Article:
Workers Hammer No. 232
Quote of the issue
The Great French Revolution
The storming of the Bastille by the Parisian masses on 14 July 1789 marked the onset of the Great French Revolution, a radical democratic revolution that brought the bourgeoisie to power in France under the watchwords, “Liberty, equality, fraternity”. The now reactionary bourgeoisie has long since renounced the liberating ideals of the revolution, denouncing as mob violence the “reign of terror” carried out by the Jacobin regime of Maximilien Robespierre against feudal reaction and counterrevolution. In his novel, A Connecticut Yankee in King Arthur’s Court, late 19th century American writer Mark Twain defended the Jacobin Terror against its hypocritical critics.
Why, it was like reading about France and the French, before the ever memorable and blessed Revolution, which swept a thousand years of such villainy away in one swift tidal-wave of blood — one: a settlement of that hoary debt in the proportion of half a drop of blood for each hogshead of it that had been pressed by slow tortures out of that people in the weary stretch of ten centuries of wrong and shame and misery the like of which was not to be mated but in hell. There were two “Reigns of Terror”, if we would but remember it and consider it; the one wrought murder in hot passion, the other in heartless cold blood; the one lasted mere months, the other had lasted a thousand years; the one inflicted death upon ten thousand persons, the other upon a hundred millions; but our shudders are all for the “horrors” of the minor Terror, the momentary Terror, so to speak; whereas, what is the horror of swift death by the axe, compared with lifelong death from hunger, cold, insult, cruelty, and heart-break? What is swift death by lightning compared with death by slow fire at the stake? A city cemetery could contain the coffins filled by that brief Terror which we have all been so diligently taught to shiver at and mourn over; but all France could hardly contain the coffins filled by that older and real Terror — that unspeakably bitter and awful Terror which none of us has been taught to see in its vastness or pity as it deserves.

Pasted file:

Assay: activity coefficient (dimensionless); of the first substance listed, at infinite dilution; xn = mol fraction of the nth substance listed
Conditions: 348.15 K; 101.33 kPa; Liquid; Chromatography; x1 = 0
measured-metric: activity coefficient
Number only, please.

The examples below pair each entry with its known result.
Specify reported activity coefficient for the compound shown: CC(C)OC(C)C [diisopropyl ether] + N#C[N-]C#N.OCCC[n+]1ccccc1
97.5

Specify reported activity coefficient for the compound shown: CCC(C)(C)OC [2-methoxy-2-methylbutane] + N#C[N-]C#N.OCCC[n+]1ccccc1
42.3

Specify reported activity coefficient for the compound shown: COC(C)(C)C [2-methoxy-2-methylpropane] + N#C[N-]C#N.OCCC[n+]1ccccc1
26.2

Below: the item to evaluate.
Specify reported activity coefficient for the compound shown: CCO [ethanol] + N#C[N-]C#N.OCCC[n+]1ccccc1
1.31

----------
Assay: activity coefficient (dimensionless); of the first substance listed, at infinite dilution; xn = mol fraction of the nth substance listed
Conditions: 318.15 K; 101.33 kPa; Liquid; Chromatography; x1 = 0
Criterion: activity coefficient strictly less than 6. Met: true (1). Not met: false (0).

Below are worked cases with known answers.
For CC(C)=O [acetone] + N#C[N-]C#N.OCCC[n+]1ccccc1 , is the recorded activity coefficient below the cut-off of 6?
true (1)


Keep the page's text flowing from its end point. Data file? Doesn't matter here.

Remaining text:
— Mark Twain, A Connecticut Yankee in King Arthur’s Court, 1889